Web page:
Where there is no vision . . .

Where there is no vision, the people perish: but he that keepeth the law, happy is he. [Proverbs 29:18 (KJV)]

Some have used this verse to emphasize the importance of vision in leadership: without a long-term plan—without a vision—people are doomed to wander aimlessly. I don’t think, however, that this is the essence of this verse. Another translation put it this way: “Where there is no revelation, people cast off restraint; but blessed is the one who heeds wisdom’s instruction.” (New International Version). In other words, when prophets fail to articulate the vision that God has for God’s people, the people will forget their purpose, who they are, and why God called them together into a community.

Vision in this verse refers to what a prophet sees in a dream, revelation, or prophetic utterance. Interestingly, the same word is used in another place where the writer bemoans the rarity of the word of the Lord and the scarcity of prophets to speak that word (I Samuel 3:1). A lack of vision, then, is a lack of God’s divine communication.

The Feast of the Epiphany begins a time when Scripture reveals “visions galore”: the dreams of the magi, the utterance of Simeon at the presentation in the temple, doves descending at the Lord’s baptism. And that’s only the beginning. The season goes on to manifest the identity of Jesus as the promised Messiah beginning with the wedding at Cana ends with the glorious vision of Jesus transfigured – a vision entrusted to Peter, James, and John – Jesus’ closest friends on Transfiguration Sunday.

These are all supernatural events. But the kind of vision we need is not miraculous. Rather, its key lies in the second part of the verse: he that keepeth the law, happy is he. Again, the NIV guides us: blessed is the one who heeds wisdom’s instruction.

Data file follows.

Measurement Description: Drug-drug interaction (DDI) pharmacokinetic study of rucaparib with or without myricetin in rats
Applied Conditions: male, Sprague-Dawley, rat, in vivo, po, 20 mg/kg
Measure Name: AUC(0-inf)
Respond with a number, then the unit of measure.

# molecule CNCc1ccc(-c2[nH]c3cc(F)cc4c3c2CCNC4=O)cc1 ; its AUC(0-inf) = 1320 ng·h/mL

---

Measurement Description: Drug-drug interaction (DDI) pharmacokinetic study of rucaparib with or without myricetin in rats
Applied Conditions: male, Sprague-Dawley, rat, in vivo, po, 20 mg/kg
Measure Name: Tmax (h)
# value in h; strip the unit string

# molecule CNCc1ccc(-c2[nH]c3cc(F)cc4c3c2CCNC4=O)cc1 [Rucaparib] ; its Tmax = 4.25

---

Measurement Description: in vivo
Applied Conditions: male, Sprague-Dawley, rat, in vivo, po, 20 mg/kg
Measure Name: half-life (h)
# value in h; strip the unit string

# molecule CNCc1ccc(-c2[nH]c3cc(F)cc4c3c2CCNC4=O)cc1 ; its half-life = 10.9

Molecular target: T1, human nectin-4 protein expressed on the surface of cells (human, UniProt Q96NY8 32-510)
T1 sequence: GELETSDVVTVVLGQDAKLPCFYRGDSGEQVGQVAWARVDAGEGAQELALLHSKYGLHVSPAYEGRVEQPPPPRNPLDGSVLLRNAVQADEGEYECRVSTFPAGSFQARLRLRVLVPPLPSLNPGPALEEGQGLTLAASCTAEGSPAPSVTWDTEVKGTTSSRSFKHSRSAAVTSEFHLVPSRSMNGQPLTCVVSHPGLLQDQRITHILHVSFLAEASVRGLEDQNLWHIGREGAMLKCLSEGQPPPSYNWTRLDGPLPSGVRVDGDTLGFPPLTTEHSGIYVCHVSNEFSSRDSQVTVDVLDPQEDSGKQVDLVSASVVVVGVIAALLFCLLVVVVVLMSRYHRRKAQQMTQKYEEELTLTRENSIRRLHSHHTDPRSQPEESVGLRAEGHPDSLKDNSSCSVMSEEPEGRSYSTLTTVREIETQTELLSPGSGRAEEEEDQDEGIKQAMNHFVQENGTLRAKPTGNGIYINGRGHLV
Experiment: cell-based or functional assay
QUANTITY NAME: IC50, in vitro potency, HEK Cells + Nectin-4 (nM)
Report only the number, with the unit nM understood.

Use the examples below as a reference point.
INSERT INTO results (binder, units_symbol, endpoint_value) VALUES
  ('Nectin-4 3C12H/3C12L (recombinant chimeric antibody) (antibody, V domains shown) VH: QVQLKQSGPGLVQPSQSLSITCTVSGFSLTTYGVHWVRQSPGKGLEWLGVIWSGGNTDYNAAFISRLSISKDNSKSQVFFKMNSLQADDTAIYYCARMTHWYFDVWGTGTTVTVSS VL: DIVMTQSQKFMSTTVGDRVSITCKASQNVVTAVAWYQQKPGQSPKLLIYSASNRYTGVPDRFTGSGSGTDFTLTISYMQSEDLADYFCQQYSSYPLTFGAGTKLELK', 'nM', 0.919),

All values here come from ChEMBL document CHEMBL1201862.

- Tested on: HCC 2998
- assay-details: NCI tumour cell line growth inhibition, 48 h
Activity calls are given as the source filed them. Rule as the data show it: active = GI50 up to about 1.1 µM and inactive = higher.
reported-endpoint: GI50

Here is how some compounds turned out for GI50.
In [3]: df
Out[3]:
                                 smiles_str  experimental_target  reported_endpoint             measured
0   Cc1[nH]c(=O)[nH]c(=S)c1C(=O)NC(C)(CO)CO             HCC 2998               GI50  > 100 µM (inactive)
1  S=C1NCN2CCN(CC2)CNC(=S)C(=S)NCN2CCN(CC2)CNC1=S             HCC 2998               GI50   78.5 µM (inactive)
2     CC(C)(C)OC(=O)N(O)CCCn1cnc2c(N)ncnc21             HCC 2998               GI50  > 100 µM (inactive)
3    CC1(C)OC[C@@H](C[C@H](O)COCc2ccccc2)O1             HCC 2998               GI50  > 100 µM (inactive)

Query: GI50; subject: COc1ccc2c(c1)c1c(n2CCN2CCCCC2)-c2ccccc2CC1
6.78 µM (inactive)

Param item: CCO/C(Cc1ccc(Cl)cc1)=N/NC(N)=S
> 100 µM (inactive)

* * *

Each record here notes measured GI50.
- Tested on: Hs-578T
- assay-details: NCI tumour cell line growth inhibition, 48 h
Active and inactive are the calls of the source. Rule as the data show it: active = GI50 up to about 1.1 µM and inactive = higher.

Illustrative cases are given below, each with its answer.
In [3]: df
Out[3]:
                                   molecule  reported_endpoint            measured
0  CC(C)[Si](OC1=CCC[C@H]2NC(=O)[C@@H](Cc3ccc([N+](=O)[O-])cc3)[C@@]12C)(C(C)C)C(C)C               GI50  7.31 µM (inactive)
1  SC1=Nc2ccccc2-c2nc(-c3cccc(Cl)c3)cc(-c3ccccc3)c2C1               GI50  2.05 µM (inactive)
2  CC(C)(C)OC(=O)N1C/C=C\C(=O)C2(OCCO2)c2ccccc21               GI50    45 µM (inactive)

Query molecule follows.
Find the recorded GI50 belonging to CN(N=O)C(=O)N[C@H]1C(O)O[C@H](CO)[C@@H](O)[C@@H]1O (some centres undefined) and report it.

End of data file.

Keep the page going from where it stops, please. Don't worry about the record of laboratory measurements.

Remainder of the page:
In this sense, vision becomes the roadmap of what God wants us to do. It is God’s view of our future as those marked out as his own (BCP 308). Vision provides an answer to the question, “What should we do?” When what comes into view is from God, it is more than a dream – it is vision. Yet, if we fail to acquire clear vision then passion and confidence will be lacking and others might not see the value of faith in God. Even members of our own community may drift away – casting off restraint. We fail as a community of faith to bring Christ to all– the message of Epiphany.

Every good planner knows that vision isn’t everything. Every vision must result in a statement mission – and a mission must be reduced to its strategic goals. As we begin to emerge from our long COVID winter, we must recall the vision and the mission goals we established in VISION 20/20 – our Gran Sueno, our big dream. But even that is not enough. Just like the vision God had for ancient Israel, our mission is a living, developing thing. Grounded in unchangeable values, the strategies shift as we adapt to new circumstances.

Through the next year, we will lean into the vision God has given us and explore new ways to fulfill our mission to make it real in our world. Only with such a vision, and a dedicated effort to “heed wisdom’s instruction” will we confidently enter a new chapter in the life of St. Luke’s
Source: Rector’s Blog

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